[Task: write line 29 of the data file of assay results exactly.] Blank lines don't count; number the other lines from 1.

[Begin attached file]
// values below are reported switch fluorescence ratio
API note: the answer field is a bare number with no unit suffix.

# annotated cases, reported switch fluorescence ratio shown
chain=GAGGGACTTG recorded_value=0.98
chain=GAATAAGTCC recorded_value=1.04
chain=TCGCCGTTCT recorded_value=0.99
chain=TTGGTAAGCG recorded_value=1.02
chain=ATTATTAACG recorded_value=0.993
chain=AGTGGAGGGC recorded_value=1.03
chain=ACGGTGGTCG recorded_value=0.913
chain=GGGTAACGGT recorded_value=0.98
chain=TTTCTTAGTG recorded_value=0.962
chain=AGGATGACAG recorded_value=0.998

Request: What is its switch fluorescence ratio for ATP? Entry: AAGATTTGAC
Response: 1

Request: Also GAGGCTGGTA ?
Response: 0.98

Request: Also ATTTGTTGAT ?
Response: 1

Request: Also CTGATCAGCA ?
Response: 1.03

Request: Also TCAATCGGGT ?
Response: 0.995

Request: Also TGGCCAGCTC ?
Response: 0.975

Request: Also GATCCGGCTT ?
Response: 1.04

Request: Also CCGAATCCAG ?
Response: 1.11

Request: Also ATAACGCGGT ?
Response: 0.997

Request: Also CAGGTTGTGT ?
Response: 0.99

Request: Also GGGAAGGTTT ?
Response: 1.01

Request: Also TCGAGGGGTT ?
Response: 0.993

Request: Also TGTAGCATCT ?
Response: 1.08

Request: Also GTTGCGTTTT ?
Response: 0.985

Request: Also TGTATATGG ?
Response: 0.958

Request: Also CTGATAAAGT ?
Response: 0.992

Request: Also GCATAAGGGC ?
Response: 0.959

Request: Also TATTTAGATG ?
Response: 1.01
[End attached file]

Response: 1.11